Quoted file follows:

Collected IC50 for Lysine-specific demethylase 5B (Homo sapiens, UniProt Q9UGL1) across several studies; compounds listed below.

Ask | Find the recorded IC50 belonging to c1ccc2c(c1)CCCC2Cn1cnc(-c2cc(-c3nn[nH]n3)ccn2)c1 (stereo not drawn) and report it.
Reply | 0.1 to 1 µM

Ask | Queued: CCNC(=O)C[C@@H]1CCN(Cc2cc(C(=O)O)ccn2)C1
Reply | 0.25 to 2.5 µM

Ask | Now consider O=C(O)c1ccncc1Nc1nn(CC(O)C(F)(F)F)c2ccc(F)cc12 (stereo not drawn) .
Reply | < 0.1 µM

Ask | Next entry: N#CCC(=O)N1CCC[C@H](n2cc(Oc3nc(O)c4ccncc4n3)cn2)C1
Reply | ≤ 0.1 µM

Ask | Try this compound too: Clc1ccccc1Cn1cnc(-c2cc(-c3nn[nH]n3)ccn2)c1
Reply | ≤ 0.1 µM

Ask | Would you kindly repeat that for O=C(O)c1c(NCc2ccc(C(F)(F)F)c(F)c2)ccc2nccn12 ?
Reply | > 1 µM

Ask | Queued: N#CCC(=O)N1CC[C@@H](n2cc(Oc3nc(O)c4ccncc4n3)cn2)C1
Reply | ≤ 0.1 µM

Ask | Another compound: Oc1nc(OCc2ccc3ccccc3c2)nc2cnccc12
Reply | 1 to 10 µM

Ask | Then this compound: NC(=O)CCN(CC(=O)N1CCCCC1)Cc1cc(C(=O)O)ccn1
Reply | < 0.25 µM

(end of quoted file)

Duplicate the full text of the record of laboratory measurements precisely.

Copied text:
Collected IC50 for Lysine-specific demethylase 5B (Homo sapiens, UniProt Q9UGL1) across several studies; compounds listed below.

Ask | Find the recorded IC50 belonging to c1ccc2c(c1)CCCC2Cn1cnc(-c2cc(-c3nn[nH]n3)ccn2)c1 (stereo not drawn) and report it.
Reply | 0.1 to 1 µM

Ask | Queued: CCNC(=O)C[C@@H]1CCN(Cc2cc(C(=O)O)ccn2)C1
Reply | 0.25 to 2.5 µM

Ask | Now consider O=C(O)c1ccncc1Nc1nn(CC(O)C(F)(F)F)c2ccc(F)cc12 (stereo not drawn) .
Reply | < 0.1 µM

Ask | Next entry: N#CCC(=O)N1CCC[C@H](n2cc(Oc3nc(O)c4ccncc4n3)cn2)C1
Reply | ≤ 0.1 µM

Ask | Try this compound too: Clc1ccccc1Cn1cnc(-c2cc(-c3nn[nH]n3)ccn2)c1
Reply | ≤ 0.1 µM

Ask | Would you kindly repeat that for O=C(O)c1c(NCc2ccc(C(F)(F)F)c(F)c2)ccc2nccn12 ?
Reply | > 1 µM

Ask | Queued: N#CCC(=O)N1CC[C@@H](n2cc(Oc3nc(O)c4ccncc4n3)cn2)C1
Reply | ≤ 0.1 µM

Ask | Another compound: Oc1nc(OCc2ccc3ccccc3c2)nc2cnccc12
Reply | 1 to 10 µM

Ask | Then this compound: NC(=O)CCN(CC(=O)N1CCCCC1)Cc1cc(C(=O)O)ccn1
Reply | < 0.25 µM